However, its ratings at user review sites, including a 3.9 star score at Home
Depot based on over 500 reviews, and counting, is pretty good for the category.
Many users -- at least those with reasonable expectations, say that the LG LP1215GXR
cools adequately, or better; is reasonably quiet; and is reasonably easy to
The LG LP1414GXR is
covered by a one-year warranty that looks to be fairly comprehensive and
includes full replacement and in-home service, if necessary. However, one potential worry spot is that LG's customer service doesn't get
much love if things to go wrong with the unit.
We also like the (Est. $475) in this category. It's the highest-rated single-hose portable air
conditioner at Consumer Reports, trailing the double-hose units they like
better -- but only by a handful of points. Like all single-hose units, it only
gets a Fair rating for comfort, but it is actually the best rated model for
noise, at least at low speed, scoring the lone Very Good score among the currently
tested portable ACs in this performance category. While not every user agrees,
most do say that the unit is surprisingly quiet, so the Honeywell might be an
especially good choice for a bedroom. Speaking of users, feedback isn't as
ample as for the LG, but it is every bit as good, if not a touch better --
scoring a 4.2 star rating at Best Buy, for example, based on more than 300
reviews. The feedback at Amazon looks much worse at first glance, but drilling
down we find that most of the reviews are actually for different Honeywell
units, and the handful that are actually for the HL12CESWB are fairly positive
This 12,000 BTU portable air
conditioner has some positives -- and negatives -- when compared to the LG. It
has the same BTU rating and many of the same features -- including a 24 hour
timer, remote control, auto evaporation, dehumidification only mode and three
speed fan. What's missing, however, is the oscillating and auto clean functions
-- neither of which are likely to be deal killers. The Honeywell HL12CESWB is a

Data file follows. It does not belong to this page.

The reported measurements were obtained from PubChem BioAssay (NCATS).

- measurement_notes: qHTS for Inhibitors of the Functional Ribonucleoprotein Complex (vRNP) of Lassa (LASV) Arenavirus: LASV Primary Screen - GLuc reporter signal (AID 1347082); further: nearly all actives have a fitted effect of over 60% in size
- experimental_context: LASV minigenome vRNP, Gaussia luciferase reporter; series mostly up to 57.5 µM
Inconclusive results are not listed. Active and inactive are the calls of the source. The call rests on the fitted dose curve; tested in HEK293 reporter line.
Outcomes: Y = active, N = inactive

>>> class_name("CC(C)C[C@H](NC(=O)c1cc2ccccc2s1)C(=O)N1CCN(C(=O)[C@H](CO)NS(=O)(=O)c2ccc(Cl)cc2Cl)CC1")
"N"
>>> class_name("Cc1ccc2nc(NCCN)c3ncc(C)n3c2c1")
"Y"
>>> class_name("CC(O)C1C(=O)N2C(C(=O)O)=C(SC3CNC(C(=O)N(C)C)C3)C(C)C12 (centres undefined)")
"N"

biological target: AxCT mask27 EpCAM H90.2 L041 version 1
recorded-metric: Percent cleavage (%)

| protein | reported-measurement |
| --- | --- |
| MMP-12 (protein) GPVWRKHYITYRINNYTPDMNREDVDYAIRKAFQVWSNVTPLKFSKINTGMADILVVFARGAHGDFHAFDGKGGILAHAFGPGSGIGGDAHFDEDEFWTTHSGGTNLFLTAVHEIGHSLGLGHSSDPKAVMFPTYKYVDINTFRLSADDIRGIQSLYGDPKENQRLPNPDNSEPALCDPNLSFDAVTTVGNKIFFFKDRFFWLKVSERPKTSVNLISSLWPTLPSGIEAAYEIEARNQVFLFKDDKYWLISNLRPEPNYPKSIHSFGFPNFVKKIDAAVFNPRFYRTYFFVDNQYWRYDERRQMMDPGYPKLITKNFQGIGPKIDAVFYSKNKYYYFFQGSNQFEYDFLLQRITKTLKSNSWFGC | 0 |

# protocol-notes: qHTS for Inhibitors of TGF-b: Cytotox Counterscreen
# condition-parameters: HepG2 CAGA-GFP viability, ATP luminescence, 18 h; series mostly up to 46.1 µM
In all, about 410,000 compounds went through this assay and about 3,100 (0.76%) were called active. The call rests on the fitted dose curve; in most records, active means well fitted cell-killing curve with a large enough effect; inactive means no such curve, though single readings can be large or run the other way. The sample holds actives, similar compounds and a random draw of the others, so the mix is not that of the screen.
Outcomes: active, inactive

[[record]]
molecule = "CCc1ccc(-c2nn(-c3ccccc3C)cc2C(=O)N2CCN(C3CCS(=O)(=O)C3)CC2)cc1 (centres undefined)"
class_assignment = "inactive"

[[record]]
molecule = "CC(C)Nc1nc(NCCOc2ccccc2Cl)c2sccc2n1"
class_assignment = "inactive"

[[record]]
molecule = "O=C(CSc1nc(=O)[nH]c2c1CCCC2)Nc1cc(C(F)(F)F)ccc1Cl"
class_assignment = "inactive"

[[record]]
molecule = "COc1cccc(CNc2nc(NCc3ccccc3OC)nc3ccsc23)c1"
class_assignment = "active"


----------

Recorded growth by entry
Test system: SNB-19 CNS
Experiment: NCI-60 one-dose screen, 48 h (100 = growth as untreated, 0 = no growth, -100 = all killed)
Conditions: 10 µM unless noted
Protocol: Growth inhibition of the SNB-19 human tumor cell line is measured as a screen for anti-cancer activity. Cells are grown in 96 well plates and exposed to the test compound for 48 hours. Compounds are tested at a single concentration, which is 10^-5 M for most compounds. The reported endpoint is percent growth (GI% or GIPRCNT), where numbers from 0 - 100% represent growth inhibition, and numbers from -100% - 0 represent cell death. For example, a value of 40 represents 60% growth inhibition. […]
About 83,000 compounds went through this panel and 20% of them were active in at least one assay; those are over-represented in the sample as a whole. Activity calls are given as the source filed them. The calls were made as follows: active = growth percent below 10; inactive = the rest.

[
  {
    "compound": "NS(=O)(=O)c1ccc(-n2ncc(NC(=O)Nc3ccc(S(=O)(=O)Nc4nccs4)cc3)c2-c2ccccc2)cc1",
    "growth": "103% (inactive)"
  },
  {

little bulkier and heavier than the LG -- measuring18.9 inches wide by 31.3
inches high by 15.7 inches deep and weighing 72 pounds. Cost is the biggest
negative, however. Its retail price is a bit higher than the LG, and even a
little higher than our Best Reviewed dual-hose model, profiled in the next
section. But if relatively quiet operation is high on your priority list, the
Honeywell is well worth considering.
The Honeywell HL12CESWB comes in
white, with a blue accent panel that gives it a little bit of a nautical look.
However, versions with grey or black accents, or in all white, are also
available. It's covered by a five year parts and labor warranty.
The best dual-hose portable ACs
While single-hose portable air
conditioners are often cheaper and less bulky, experts largely say that for the
best and most energy-efficient cooling performance, a dual-hose model is your top
choice. There are a number of reasons for that, but chief among them, as noted
at the top of this page, is that they are less prone to drawing warm air into
the room you are trying to cool down.
Whynter dual-hose portable air
conditioners typically do well among experts and users, and they are often
price competitive with -- and sometimes cheaper than -- better single-hose
models. A case in point is the (Est. $455), which is rated at 14,000
BTU. It's an Also Great pick at Wirecutter, largely because it is a little less
efficient than the site's top pick, the Whynter Elite ARC-122DS (Est. $430).
We like the ARC-122DS, too, but it simply has less support among experts and
users. Where we found only a handful of user reviews for the ARC-122DS (albeit
ones that were, for the most part, very strong), the ARC-14S has a
well-established track record, with well over 1,750 unique reviews across sites
like Amazon, Home Depot, and elsewhere. While not every owner is completely
pleased, with scores that range from 3.8 stars to 4 stars almost everywhere we